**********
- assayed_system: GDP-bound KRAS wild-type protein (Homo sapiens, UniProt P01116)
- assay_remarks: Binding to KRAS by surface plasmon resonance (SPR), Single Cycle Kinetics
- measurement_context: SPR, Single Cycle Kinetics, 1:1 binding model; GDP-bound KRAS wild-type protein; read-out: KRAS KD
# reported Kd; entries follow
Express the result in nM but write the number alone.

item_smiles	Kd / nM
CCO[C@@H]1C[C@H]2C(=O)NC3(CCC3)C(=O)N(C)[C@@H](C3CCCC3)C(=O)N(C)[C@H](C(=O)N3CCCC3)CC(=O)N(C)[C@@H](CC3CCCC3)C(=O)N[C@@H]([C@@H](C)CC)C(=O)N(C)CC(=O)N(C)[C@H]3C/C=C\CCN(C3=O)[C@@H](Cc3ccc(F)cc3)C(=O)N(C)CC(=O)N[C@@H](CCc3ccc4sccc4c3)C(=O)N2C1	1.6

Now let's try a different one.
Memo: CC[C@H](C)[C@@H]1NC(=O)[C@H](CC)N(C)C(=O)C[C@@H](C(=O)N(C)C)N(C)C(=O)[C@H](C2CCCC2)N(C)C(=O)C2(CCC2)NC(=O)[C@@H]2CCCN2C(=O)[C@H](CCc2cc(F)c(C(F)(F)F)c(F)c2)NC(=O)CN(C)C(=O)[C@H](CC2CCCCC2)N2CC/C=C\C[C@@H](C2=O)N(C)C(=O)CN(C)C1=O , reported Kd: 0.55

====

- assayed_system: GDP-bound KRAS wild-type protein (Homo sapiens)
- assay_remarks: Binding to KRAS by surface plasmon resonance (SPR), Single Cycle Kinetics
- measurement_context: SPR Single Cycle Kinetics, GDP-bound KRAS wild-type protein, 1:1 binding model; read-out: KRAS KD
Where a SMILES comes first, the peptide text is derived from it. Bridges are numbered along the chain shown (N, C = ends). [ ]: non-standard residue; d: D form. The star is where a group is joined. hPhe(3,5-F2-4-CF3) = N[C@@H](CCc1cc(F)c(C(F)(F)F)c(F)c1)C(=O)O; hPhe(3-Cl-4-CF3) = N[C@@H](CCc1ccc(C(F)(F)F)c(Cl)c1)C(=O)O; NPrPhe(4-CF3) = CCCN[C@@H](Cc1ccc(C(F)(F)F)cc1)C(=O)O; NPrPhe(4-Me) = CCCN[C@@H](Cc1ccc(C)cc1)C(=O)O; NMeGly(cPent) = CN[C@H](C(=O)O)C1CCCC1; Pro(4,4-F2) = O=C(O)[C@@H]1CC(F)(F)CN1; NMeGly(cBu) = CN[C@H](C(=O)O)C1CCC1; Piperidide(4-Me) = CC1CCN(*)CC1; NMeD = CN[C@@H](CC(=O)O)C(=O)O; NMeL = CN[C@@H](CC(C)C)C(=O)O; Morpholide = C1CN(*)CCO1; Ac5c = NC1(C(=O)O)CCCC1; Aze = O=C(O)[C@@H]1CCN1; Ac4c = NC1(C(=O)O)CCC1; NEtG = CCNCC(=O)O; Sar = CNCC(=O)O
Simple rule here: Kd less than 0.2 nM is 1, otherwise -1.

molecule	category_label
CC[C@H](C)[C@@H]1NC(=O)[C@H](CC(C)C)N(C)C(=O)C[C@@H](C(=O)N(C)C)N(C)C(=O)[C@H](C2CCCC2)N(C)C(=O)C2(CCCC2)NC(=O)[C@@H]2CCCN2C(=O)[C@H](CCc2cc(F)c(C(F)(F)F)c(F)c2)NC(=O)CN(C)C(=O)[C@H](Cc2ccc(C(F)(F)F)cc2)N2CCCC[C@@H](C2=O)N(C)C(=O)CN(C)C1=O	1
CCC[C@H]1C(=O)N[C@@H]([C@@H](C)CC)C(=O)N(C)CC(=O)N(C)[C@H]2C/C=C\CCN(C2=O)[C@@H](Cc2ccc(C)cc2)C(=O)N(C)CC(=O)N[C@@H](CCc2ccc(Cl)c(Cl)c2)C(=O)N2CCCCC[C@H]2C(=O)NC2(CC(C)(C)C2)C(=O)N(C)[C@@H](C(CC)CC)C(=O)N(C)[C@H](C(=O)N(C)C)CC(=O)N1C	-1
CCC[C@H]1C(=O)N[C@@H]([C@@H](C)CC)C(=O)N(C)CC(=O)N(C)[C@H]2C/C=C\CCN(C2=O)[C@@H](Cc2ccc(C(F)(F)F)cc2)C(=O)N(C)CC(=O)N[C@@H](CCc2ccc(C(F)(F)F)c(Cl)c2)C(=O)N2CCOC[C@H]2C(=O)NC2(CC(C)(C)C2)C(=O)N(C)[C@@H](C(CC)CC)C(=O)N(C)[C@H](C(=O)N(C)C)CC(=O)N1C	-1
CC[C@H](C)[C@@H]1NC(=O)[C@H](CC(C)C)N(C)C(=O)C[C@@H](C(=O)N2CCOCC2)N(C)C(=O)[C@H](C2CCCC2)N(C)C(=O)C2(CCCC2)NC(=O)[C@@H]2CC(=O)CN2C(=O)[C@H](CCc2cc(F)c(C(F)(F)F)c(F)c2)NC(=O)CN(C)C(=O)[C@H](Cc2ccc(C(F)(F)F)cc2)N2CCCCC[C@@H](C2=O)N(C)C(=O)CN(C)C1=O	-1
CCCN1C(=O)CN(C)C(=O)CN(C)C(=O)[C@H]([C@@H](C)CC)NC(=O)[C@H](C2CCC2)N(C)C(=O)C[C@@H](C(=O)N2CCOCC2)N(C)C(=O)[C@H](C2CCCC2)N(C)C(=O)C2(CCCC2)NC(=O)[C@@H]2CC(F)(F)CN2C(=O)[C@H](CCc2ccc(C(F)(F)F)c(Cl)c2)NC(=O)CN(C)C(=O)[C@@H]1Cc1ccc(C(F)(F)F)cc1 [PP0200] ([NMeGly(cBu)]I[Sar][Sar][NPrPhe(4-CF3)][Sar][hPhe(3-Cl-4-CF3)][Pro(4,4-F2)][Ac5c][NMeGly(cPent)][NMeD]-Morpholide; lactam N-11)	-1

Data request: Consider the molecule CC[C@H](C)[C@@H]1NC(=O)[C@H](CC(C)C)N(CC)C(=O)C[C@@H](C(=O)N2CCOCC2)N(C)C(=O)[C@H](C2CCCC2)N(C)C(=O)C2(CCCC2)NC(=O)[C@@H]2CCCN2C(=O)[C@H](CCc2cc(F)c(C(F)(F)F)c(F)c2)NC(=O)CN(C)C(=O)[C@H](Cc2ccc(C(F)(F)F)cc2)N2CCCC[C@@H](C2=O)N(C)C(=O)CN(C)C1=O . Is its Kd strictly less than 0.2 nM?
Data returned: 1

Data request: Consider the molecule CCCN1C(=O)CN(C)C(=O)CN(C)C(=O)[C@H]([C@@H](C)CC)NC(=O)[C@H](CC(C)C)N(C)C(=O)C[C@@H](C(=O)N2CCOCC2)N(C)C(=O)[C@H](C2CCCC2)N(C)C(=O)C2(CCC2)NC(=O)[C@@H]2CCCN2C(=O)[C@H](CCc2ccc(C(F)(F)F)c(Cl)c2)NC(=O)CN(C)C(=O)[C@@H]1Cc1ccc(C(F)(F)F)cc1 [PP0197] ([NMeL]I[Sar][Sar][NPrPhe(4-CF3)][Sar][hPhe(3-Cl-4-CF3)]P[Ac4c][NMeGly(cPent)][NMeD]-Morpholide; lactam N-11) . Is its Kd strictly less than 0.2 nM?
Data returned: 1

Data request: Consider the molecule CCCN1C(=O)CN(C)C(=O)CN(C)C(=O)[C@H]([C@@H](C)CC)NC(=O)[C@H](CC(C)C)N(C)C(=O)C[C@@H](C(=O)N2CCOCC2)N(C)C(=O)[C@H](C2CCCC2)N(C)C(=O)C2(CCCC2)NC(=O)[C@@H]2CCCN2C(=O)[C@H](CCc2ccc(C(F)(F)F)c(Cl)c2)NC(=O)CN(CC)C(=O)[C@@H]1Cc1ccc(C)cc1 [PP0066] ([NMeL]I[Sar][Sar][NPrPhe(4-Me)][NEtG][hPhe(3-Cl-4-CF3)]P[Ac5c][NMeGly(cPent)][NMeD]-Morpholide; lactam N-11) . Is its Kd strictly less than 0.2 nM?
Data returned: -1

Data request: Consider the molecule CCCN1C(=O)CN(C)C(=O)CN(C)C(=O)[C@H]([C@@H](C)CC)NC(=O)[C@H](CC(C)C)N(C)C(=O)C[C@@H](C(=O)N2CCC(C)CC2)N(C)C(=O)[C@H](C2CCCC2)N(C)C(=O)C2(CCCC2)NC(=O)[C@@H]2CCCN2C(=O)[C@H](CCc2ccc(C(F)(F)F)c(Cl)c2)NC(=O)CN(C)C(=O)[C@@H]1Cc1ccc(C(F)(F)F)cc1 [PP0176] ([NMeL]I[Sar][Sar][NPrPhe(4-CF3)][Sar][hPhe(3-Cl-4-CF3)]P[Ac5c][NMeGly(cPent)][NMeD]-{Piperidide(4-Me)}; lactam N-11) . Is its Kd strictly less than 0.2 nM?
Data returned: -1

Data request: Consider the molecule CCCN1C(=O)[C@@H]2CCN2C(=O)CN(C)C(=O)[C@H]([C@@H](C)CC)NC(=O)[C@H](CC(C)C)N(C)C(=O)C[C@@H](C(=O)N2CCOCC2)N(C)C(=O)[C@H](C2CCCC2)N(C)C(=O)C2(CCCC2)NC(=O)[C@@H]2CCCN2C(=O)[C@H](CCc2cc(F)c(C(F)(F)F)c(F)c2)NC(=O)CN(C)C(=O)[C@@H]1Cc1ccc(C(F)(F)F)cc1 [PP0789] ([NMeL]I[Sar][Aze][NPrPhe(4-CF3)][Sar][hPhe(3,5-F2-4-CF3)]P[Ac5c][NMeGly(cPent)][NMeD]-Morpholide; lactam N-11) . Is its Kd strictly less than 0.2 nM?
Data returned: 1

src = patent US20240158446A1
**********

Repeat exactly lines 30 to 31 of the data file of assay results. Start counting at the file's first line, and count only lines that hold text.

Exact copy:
Data request: Consider the molecule CCCN1C(=O)[C@@H]2CCN2C(=O)CN(C)C(=O)[C@H]([C@@H](C)CC)NC(=O)[C@H](CC(C)C)N(C)C(=O)C[C@@H](C(=O)N2CCOCC2)N(C)C(=O)[C@H](C2CCCC2)N(C)C(=O)C2(CCCC2)NC(=O)[C@@H]2CCCN2C(=O)[C@H](CCc2cc(F)c(C(F)(F)F)c(F)c2)NC(=O)CN(C)C(=O)[C@@H]1Cc1ccc(C(F)(F)F)cc1 [PP0789] ([NMeL]I[Sar][Aze][NPrPhe(4-CF3)][Sar][hPhe(3,5-F2-4-CF3)]P[Ac5c][NMeGly(cPent)][NMeD]-Morpholide; lactam N-11) . Is its Kd strictly less than 0.2 nM?
Data returned: 1